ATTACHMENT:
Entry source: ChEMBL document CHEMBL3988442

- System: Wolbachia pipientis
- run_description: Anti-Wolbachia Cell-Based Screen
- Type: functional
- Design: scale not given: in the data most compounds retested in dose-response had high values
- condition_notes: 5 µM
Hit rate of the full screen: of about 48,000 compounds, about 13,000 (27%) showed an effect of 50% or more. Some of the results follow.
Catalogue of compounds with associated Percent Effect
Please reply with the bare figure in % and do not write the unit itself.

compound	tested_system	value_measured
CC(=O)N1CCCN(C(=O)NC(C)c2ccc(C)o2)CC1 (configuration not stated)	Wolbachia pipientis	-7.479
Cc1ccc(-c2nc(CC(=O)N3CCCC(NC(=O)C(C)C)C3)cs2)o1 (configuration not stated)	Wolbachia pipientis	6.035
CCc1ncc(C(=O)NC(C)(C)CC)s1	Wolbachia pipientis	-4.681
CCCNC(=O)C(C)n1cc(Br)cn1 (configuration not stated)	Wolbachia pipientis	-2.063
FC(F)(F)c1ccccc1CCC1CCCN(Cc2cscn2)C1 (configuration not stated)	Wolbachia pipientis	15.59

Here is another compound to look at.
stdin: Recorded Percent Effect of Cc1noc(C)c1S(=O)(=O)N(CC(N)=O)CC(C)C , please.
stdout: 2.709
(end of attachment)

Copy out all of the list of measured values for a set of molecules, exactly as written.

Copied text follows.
Entry source: ChEMBL document CHEMBL3988442

- System: Wolbachia pipientis
- run_description: Anti-Wolbachia Cell-Based Screen
- Type: functional
- Design: scale not given: in the data most compounds retested in dose-response had high values
- condition_notes: 5 µM
Hit rate of the full screen: of about 48,000 compounds, about 13,000 (27%) showed an effect of 50% or more. Some of the results follow.
Catalogue of compounds with associated Percent Effect
Please reply with the bare figure in % and do not write the unit itself.

compound	tested_system	value_measured
CC(=O)N1CCCN(C(=O)NC(C)c2ccc(C)o2)CC1 (configuration not stated)	Wolbachia pipientis	-7.479
Cc1ccc(-c2nc(CC(=O)N3CCCC(NC(=O)C(C)C)C3)cs2)o1 (configuration not stated)	Wolbachia pipientis	6.035
CCc1ncc(C(=O)NC(C)(C)CC)s1	Wolbachia pipientis	-4.681
CCCNC(=O)C(C)n1cc(Br)cn1 (configuration not stated)	Wolbachia pipientis	-2.063
FC(F)(F)c1ccccc1CCC1CCCN(Cc2cscn2)C1 (configuration not stated)	Wolbachia pipientis	15.59

Here is another compound to look at.
stdin: Recorded Percent Effect of Cc1noc(C)c1S(=O)(=O)N(CC(N)=O)CC(C)C , please.
stdout: 2.709